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287 bytes added, 03:50, November 30, 2009
Roman Catholic: add source.
* Fr. J.L. Ashcraft (Traditional Byzantine Catholic, Sedevacantist), (Ed.). ''[ The Biblical Rite of Exorcism].''
: ("The very first rite of exorcism to bring together the strengths of the Roman, Anglican, Orthodox and Evangelical movements approach to exorcism into one rite...; also the very first rite to mention the Watchers and Nephilim by name")
* Fr. [[w:Malachi Martin|Malachi Martin]]. ''Hostage to the Devil: The Possession and Exorcism of Five Living Americans.'' 1976. Perennial Library (1987 reprint), New York, 1986. ISBN 0060971037, 2nd edition with a new preface by the author: Harper San Francisco, 1992, ISBN 006065337X
*The ''[ Catechism of the Catholic Church]'' (s. [ 1673]) has this to say about exorcism:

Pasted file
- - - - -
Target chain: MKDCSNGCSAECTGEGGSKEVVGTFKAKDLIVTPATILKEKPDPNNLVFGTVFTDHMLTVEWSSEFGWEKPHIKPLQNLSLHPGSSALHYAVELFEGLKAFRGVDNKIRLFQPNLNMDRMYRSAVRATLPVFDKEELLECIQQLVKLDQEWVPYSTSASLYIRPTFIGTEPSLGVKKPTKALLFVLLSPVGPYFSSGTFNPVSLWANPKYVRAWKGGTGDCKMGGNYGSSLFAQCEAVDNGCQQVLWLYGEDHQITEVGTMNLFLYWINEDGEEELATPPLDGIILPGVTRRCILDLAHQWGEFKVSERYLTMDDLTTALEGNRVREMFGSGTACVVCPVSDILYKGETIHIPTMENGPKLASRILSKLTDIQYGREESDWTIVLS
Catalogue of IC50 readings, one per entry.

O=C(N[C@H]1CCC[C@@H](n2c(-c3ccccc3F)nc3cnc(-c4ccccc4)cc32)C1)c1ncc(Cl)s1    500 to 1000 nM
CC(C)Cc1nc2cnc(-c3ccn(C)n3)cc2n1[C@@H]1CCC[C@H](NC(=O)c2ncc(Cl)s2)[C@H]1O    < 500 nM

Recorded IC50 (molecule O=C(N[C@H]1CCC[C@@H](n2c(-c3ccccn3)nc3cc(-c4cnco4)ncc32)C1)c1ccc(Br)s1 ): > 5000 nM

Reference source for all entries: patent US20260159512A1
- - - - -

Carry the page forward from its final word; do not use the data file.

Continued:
: When the Church asks publicly and authoritatively in the name of Jesus Christ that a person or object be protected against the power of the Evil One and withdrawn from his dominion, it is called exorcism. Jesus performed exorcisms and from him the Church has received the power and office of exorcizing. [Cf. Mk 1:25-26; 3:15; 6:7, 13; 16:17.] In a simple form, exorcism is performed at the celebration of Baptism. The solemn exorcism, called "a major exorcism," can be performed only by a priest and with the permission of the bishop. The priest must proceed with prudence, strictly observing the rules established by the Church. Exorcism is directed at the expulsion of demons or to the liberation from demonic possession through the spiritual authority which Jesus entrusted to his Church. Illness, especially psychological illness, is a very different matter; treating this is the concern of medical science. Therefore, before an exorcism is performed, it is important to ascertain that one is dealing with the presence of the Evil One, and not an illness.

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